Meet Australian climate activist Daniel Spencer
26 October 2012
This post is part of a series of profiles celebrating October’s special youth-focused New Internationalist magazine. Read articles or buy a copy here.
I spent most of my time at school listening to and playing music – these songs were a huge part of my education, not just as a musician but as an activist. I always craved an understanding of what the music was about, whether it was Jimi Hendrix, Tupac, Natalie Pa’apa’a, Bob Marley or John Butler. Everyone I listened to was singing about something. These songs introduced me to the peace movement, the struggles of people of colour and indigenous peoples around the world, and the cause that has now enveloped my life: climate change. One day I hoped I could use my music to do the same for others.
I don’t think I understood the scale of the problem of climate change (and that we were going to need more than songs to change things!) until I attended UN climate talks as part of the Australian Youth Climate Coalition delegation in Mexico 2010. There I met people already facing the loss of their land, their homes and their lives because of climate change – something you can never quite prepare for. But what inspired me was how all of these people were fighting back, and how much there was we could learn from them in Australia.
As well as meeting people who were facing the impacts of extreme weather changes, I met people who were suffering at the other end of the problem: people from indigenous communities in the US with relatives dying from cancer because of the pollution caused by the digging and burning of coal and gas. The connection between the pain of these communities and the disasters facing those on the other side of the planet gave me a new insight into the extent of the problem we face, but also how we can build the alliances and connections that could birth a movement with a fighting chance of winning.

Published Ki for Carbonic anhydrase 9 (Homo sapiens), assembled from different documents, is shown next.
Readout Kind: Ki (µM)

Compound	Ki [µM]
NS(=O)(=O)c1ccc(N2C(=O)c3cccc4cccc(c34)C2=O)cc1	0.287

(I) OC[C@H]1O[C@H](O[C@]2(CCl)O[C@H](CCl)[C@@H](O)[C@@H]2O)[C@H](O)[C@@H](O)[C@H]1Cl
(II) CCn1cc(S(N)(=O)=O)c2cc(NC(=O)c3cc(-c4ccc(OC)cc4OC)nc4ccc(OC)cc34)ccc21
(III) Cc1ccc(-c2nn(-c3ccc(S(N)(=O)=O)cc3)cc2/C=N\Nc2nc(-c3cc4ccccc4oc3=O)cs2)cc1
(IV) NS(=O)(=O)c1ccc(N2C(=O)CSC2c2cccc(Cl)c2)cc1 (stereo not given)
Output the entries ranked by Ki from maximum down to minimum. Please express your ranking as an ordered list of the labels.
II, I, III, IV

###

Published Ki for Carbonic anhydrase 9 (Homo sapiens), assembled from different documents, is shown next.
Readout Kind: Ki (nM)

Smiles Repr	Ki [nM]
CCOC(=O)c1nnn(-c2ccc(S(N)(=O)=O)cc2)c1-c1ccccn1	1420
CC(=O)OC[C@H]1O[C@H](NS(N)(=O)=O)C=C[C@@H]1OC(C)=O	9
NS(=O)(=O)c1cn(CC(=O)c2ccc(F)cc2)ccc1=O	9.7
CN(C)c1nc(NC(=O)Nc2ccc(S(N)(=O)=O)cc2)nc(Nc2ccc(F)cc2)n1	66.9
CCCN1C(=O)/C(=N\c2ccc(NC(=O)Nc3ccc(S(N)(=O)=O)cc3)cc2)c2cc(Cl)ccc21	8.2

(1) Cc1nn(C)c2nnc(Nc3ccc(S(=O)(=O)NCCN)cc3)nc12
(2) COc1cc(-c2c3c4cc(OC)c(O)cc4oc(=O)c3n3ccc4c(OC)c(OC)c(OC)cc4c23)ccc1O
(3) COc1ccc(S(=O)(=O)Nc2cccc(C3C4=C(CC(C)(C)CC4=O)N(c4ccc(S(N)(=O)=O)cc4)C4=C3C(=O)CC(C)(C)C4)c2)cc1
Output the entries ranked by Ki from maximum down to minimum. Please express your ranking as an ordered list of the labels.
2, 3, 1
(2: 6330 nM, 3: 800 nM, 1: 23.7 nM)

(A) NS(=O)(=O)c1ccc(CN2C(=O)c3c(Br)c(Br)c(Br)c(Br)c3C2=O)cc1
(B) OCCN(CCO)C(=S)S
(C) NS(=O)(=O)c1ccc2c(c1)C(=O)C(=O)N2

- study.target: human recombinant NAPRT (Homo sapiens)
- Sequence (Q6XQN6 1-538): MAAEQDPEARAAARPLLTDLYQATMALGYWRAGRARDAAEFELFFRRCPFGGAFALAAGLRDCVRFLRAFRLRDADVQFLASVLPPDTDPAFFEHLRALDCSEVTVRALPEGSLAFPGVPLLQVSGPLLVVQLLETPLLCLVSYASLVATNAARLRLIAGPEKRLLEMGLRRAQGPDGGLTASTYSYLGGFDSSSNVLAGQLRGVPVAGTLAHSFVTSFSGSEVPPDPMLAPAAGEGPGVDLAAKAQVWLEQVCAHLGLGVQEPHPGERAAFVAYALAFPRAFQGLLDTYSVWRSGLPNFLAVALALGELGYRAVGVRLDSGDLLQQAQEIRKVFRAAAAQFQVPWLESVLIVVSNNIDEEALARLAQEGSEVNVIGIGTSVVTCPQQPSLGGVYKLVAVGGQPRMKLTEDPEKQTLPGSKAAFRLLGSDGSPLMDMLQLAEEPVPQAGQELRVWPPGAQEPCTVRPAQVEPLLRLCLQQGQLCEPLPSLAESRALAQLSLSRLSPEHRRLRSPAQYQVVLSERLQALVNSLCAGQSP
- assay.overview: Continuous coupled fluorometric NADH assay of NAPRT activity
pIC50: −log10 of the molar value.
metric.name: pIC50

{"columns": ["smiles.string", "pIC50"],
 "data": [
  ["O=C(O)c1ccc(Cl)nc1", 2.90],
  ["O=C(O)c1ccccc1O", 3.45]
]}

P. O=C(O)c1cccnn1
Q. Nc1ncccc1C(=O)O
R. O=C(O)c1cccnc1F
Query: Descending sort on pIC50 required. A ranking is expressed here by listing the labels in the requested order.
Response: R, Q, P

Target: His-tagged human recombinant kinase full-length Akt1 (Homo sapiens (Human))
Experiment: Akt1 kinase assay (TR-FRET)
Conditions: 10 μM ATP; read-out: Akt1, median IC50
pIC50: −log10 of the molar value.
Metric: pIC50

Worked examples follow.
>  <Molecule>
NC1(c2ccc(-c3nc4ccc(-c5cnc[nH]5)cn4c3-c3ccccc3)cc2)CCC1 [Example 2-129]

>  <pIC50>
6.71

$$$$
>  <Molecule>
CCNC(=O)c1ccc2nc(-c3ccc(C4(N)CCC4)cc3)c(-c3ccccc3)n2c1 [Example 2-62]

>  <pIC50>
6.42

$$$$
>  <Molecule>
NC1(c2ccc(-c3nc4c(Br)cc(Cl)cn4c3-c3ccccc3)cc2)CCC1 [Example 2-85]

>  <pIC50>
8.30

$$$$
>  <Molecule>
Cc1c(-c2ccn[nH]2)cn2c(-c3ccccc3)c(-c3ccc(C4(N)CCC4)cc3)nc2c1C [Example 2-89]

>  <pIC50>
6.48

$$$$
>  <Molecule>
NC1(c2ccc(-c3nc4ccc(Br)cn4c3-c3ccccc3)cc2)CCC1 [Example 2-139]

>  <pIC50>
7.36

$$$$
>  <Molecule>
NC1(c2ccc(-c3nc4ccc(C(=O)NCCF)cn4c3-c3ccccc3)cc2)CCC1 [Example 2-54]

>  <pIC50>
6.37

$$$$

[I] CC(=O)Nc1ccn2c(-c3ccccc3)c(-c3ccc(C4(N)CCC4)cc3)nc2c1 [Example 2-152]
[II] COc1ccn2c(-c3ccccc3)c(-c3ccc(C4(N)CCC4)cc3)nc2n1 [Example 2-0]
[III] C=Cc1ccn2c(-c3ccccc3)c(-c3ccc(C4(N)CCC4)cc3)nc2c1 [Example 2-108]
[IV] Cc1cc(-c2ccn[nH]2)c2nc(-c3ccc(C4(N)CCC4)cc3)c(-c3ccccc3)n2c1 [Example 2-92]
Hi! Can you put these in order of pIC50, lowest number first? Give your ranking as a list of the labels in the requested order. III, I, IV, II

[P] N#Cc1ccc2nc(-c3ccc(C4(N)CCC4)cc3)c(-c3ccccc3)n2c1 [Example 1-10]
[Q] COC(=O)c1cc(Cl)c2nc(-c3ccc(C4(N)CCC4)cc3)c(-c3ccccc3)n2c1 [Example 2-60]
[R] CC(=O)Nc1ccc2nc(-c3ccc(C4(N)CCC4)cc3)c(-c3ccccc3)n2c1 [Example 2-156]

It was this experience that led me to the campaign for building solar thermal plants in Port Augusta, a town three hours’ north of Adelaide whose coal-fired power stations had provided jobs for the town but also filled the local people’s water tanks with coal ash and contributed to the 50 per cent above state average cancer rate.
As the coal plants come to the end of their life and the need for new jobs and clean air in Port Augusta became ever clearer, the town’s future is tied up in the desire of young people for a safe climate future. To paraphrase the campaigner Lila Watson, the liberation of coal communities from air pollution and the future of my generation are completely interlinked. This campaign has seen young people making alliances with health organizations, the local council, unions, business groups and energy think tanks under the banner of the Repower Port Augusta Alliance.
The campaign, still in its early days, has had its iconic moments – including thousands of people in Port Augusta voting for solar thermal over gas and a 14-day walk from Port Augusta to Adelaide. And, sure enough, music made its way into the event as people young and old and from different backgrounds united in song to keep energy high on the long road that awaited us.
If you’re a young person and you’re reading this – take the same step so many young people are taking right now around the world and join the movement fighting for justice for people now and in the future. It might take you a little bit longer to be listened to because of your age, but stick at it! If the older generations of activists you work with think they know better, then get them to teach you. It’s their responsibility to share what they have learnt with us so our movements can continue to grow. I can honestly say I wouldn’t have learnt half as much as I have these last few years if people with experience hadn’t taken me under their wing.
Daniel Spencer has lived in Port Augusta for the last three months to work alongside the community in their campaign for solar thermal. Read his article 'Building Australia's first solar thermal power plant' here.
Find out more at the Australian Youth Climate Coalition website.